Why is Silicon Valley the way it is today? Was it inevitable? Was it something in the water, or the spirit of the people living there that turned it into the technology engine of the world? More likely, for different reasons a few tech companies set up shop there, and as they grew and broke apart, more and more startups came into being, driving technology, aided by the close proximity to other companies.
That’s the concept Duke University neuroscientist Miguel Nicolelis is hoping to exploit in his native Brazil. Nicolelis hopes to create ‘science cities’ across the poorest regions of Brazil, that would act as the grain of sand in a pearl, bringing new businesses that would attract professionals, as well as schools that could train the local populace for research jobs. The idea is that each city would be dedicated to a specific area of research. Funding has accelerated, from both private donors and the Brazilian government. A proof-of-concept neuroscience city was started in 2003, which contains research labs and will begin offering science and art classes to local children this year.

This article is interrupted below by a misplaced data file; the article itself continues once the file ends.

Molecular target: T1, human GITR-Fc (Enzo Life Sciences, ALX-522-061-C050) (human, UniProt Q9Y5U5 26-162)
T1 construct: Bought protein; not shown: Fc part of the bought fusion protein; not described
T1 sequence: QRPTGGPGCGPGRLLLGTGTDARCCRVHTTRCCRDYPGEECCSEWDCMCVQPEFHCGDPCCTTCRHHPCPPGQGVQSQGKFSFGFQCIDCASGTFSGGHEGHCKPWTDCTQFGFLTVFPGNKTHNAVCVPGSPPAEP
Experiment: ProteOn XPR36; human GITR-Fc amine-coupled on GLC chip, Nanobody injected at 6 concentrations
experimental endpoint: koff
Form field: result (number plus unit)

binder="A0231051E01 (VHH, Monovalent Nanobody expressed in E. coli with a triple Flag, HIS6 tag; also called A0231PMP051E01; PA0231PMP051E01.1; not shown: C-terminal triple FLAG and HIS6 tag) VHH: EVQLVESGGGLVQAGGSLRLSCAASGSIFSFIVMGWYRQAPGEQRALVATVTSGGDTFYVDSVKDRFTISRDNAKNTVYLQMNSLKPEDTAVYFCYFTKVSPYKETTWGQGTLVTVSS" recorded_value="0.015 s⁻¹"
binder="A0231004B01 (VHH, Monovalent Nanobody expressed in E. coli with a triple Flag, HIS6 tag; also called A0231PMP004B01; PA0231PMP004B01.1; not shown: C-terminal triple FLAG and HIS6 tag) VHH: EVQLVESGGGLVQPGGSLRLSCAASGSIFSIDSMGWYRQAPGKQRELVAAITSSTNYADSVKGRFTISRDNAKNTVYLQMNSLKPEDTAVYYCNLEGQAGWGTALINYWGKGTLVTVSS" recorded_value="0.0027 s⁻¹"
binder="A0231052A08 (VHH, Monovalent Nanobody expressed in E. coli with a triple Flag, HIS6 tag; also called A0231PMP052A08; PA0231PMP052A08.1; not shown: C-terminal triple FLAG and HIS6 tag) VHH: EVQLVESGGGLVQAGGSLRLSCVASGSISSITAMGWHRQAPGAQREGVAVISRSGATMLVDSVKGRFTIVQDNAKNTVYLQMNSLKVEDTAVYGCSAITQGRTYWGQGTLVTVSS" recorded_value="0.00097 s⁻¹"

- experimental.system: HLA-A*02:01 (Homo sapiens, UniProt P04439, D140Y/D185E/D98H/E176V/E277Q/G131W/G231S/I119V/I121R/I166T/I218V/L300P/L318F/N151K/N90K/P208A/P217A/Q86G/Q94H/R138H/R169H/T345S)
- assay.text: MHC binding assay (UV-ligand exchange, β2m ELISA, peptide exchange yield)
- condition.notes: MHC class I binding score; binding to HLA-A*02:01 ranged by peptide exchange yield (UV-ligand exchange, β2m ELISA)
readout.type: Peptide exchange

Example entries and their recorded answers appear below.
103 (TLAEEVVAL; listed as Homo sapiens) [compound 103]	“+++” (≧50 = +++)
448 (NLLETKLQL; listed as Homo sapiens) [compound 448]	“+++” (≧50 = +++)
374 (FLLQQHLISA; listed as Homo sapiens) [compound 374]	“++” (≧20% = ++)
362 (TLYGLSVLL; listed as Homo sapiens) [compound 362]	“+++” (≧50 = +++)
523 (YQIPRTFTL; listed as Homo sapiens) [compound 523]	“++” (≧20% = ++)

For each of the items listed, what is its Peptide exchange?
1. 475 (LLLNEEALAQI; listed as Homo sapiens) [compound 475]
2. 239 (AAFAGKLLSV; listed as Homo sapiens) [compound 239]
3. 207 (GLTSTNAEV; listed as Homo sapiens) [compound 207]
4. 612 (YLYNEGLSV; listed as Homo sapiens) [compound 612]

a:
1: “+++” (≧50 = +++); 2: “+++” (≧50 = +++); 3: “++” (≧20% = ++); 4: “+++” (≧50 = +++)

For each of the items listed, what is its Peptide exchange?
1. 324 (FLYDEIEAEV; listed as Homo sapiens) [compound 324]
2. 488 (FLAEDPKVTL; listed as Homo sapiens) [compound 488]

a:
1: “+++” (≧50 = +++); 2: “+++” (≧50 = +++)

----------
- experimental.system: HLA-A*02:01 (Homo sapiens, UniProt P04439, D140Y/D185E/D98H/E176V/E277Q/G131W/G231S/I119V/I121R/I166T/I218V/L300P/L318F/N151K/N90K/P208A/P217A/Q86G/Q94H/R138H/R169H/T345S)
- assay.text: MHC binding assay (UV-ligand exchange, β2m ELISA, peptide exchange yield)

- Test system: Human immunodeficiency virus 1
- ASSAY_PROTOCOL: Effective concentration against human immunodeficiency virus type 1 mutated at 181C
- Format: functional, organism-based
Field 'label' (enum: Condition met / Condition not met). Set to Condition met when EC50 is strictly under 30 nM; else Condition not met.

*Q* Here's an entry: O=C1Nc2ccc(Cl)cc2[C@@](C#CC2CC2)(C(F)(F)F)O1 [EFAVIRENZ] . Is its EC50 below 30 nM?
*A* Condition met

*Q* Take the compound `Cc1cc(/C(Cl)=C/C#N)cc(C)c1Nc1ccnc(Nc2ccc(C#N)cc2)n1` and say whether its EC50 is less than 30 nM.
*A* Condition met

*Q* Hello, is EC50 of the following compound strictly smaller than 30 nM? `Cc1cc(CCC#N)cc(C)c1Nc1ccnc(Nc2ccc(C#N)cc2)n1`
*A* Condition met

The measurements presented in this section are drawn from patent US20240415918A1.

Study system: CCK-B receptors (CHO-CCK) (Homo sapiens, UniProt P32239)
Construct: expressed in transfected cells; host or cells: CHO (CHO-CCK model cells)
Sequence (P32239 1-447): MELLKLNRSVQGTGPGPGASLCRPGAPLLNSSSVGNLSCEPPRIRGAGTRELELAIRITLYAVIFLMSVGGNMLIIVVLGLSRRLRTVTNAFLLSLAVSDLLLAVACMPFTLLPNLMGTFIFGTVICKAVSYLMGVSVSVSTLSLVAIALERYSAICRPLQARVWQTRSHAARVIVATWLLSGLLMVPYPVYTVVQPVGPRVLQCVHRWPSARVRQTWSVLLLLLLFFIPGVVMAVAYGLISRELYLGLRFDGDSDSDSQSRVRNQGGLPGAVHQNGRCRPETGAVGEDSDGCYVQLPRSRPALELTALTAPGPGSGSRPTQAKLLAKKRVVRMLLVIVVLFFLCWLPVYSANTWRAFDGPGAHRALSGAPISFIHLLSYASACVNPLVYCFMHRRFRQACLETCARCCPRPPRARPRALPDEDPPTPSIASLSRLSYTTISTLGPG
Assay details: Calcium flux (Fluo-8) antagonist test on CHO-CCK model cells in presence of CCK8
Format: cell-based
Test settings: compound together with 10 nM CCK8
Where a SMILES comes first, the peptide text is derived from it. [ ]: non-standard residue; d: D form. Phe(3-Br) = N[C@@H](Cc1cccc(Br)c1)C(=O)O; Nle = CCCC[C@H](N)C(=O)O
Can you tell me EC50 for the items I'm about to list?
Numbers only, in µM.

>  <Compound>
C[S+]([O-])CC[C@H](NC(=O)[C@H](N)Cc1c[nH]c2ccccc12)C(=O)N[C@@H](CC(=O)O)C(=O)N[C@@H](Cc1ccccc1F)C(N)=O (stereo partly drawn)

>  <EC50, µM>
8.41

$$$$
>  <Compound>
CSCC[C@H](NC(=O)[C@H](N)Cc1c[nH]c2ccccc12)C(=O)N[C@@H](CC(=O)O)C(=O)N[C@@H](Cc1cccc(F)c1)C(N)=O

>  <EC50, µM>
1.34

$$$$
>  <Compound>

While its intriguing and ambitious, I’m rather skeptical that this will work. We’re a long way off from being able to understand such complex social interactions, let alone being able to manipulate them. On the other hand, I’d love to be proven wrong and see a string of science pearls spring up across Brazil.